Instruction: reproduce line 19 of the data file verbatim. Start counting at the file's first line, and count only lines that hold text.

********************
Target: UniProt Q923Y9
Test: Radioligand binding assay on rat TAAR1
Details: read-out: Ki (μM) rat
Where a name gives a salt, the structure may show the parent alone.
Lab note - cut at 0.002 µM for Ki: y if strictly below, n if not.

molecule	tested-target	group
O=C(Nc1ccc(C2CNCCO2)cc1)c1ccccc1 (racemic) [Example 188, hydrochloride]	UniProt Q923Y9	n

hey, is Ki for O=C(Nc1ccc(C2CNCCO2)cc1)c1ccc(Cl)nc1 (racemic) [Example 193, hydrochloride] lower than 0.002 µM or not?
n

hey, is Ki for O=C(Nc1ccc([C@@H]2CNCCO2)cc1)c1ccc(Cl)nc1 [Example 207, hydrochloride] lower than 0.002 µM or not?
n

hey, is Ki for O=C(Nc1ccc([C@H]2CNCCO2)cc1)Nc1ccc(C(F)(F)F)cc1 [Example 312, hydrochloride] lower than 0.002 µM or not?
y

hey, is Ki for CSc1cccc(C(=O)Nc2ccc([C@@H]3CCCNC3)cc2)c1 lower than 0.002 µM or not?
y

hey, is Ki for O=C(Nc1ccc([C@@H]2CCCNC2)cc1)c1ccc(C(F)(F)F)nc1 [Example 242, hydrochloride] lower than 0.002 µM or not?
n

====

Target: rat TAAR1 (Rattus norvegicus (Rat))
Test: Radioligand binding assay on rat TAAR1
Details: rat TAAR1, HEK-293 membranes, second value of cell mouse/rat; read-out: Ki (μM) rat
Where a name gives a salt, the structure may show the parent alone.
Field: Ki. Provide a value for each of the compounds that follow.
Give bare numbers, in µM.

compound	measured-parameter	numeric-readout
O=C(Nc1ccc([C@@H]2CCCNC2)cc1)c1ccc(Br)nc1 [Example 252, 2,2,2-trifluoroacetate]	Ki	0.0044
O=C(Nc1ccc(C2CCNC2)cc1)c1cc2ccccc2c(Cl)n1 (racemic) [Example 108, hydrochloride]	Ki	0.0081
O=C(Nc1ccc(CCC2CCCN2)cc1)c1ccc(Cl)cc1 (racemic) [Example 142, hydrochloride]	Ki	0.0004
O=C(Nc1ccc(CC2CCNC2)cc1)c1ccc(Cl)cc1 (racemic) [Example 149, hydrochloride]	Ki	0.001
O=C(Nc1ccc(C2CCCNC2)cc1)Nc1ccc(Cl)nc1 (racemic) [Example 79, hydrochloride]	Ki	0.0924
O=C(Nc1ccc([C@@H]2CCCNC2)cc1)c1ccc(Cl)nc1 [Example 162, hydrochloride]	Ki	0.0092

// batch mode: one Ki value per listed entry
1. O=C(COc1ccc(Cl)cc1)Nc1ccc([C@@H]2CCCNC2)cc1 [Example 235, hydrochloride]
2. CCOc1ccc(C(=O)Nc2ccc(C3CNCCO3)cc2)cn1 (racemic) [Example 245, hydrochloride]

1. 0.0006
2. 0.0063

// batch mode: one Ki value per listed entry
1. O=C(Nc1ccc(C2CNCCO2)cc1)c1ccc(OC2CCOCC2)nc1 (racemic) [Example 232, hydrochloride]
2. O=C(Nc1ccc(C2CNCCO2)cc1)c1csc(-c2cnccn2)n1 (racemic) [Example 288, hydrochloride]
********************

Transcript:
Target: rat TAAR1 (Rattus norvegicus (Rat))